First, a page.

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Myths That Every Child Should Know A Selection Of The Classic Myths Of All Times For Young People

Page: 21

As soon as this personage saw the affrighted Proserpina, he beckoned her to come a little nearer.

"Do not be afraid," said he, with as cheerful a smile as he knew how to put on. "Come! Will not you like to ride a little way with me, in my beautiful chariot?"

But Proserpina was so alarmed that she wished for nothing but to get out of his reach. And no wonder. The stranger did not look remarkably good-natured, in spite of his smile; and as for his voice, its tones were deep and stern, and sounded as much like the rumbling of an earthquake under ground as anything else. As is always the case with children in trouble, Proserpina's first thought was to call for her mother.

"Mother, Mother Ceres!" cried she, all in a tremble. "Come quickly and save me."

But her voice was too faint for her mother to hear. Indeed, it is most probable that Ceres was then a thousand miles off, making the corn grow in some far-distant country. Nor could it have availed her poor daughter, even had she been within hearing; for no sooner did Proserpina begin to cry out than the stranger leaped to the ground, caught the child in his arms, and again mounting the chariot, shook the reins, and shouted to the four black horses to set off. They immediately broke into so swift a gallop that it seemed rather like flying through the air than running along the earth. In a moment, Proserpina lost sight of the pleasant vale of Enna, in which she had always dwelt. Another instant, and even the summit of Mount Ætna had become so blue in the distance that she could scarcely distinguish it from the smoke that gushed out of its crater. But still the poor child screamed and scattered her apron full of flowers along the way, and left a long cry trailing behind the chariot; and many mothers, to whose ears it came, ran quickly to see if any mischief had befallen their children. But Mother Ceres was a great way off, and could not hear the cry.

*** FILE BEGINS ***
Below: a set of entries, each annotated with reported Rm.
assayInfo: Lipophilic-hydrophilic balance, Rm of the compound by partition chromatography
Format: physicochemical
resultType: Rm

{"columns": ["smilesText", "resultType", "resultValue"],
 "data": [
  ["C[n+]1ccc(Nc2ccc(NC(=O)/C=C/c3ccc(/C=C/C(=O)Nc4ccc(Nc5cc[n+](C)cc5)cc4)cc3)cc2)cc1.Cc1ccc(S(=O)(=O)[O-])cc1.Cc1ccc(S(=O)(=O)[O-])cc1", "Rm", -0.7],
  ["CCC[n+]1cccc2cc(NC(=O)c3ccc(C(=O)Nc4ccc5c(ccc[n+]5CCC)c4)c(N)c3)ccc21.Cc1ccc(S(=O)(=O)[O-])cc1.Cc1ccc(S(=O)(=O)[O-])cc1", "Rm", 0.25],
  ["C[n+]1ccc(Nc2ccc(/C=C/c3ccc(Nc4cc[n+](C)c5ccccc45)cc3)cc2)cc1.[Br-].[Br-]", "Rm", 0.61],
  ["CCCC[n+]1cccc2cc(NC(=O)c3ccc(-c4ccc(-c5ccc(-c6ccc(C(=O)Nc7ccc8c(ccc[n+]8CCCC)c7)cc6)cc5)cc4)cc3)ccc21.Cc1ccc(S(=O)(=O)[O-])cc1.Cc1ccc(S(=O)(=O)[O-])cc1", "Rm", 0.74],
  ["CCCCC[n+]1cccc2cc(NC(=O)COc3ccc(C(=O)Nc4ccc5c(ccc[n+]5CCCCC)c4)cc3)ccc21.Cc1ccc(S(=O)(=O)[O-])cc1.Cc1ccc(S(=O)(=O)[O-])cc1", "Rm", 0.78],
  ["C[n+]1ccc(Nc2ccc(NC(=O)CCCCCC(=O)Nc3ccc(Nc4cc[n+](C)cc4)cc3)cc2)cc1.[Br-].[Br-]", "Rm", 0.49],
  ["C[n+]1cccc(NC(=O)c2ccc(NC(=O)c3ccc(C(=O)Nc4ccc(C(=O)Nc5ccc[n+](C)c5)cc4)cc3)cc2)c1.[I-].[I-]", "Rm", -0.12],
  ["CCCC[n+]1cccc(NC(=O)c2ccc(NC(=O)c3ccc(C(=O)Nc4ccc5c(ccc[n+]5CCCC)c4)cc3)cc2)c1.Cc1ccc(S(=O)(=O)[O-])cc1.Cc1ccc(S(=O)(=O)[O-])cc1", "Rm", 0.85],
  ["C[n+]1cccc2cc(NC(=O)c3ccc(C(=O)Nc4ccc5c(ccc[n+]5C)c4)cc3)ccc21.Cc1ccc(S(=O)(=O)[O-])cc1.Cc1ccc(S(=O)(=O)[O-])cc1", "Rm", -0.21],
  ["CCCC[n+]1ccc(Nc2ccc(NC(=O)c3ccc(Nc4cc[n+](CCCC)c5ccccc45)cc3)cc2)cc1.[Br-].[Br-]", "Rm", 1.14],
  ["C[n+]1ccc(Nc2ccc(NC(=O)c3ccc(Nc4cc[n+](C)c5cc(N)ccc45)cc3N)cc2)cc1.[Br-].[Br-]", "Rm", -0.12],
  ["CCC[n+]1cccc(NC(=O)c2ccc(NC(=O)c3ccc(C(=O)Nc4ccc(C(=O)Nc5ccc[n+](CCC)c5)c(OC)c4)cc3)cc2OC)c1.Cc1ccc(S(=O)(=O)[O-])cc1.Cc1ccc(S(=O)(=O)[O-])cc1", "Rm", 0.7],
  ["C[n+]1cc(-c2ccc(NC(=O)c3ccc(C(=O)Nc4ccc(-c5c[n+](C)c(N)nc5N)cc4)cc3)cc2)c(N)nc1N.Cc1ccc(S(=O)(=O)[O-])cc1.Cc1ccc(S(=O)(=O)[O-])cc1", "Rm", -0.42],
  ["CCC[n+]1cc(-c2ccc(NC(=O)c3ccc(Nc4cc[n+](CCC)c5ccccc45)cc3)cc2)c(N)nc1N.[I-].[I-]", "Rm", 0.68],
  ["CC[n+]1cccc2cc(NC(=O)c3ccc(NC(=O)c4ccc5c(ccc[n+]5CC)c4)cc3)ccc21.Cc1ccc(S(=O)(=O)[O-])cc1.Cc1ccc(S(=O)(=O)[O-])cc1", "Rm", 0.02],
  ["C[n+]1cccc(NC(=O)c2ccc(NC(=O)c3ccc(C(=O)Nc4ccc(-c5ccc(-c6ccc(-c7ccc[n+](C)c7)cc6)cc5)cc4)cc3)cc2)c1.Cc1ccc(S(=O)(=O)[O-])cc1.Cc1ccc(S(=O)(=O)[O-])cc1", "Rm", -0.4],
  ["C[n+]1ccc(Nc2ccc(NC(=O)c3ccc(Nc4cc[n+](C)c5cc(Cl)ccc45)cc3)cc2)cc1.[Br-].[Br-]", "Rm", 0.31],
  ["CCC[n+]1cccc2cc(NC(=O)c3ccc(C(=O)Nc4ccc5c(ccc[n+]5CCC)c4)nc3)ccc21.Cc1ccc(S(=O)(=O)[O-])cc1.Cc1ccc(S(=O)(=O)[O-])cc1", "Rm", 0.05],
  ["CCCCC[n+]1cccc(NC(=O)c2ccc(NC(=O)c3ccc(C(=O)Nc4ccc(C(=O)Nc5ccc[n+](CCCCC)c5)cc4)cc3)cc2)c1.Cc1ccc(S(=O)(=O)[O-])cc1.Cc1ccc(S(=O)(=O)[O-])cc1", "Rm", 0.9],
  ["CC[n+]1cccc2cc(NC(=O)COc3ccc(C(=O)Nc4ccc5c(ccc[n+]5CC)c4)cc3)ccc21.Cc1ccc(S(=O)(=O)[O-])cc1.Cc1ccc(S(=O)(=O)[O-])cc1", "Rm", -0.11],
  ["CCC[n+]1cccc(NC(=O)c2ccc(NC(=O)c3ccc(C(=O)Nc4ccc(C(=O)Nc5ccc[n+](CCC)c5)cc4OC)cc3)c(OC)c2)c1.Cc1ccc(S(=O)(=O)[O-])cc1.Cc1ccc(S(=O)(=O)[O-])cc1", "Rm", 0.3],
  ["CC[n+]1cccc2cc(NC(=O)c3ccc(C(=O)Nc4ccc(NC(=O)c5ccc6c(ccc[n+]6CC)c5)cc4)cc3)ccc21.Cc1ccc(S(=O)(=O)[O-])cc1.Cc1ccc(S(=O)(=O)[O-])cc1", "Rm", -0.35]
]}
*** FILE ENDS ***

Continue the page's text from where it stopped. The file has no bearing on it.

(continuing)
As they rode on, the stranger did his best to soothe her.

"Why should you be so frightened, my pretty child?" said he, trying to soften his rough voice. "I promise not to do you any harm. What! You have been gathering flowers? Wait till we come to my palace, and I will give you a garden full of prettier flowers than those, all made of pearls, and diamonds, and rubies. Can you guess who I am? They call my name Pluto, and I am the king of diamonds and all other precious stones. Every atom of the gold and silver that lies under the earth belongs to me, to say nothing of the copper and iron, and of the coal mines, which supply me with abundance of fuel. Do you see this splendid crown upon my head? You may have it for a plaything. Oh, we shall be very good friends, and you will find me more agreeable than you expect, when once we get out of this troublesome sunshine."


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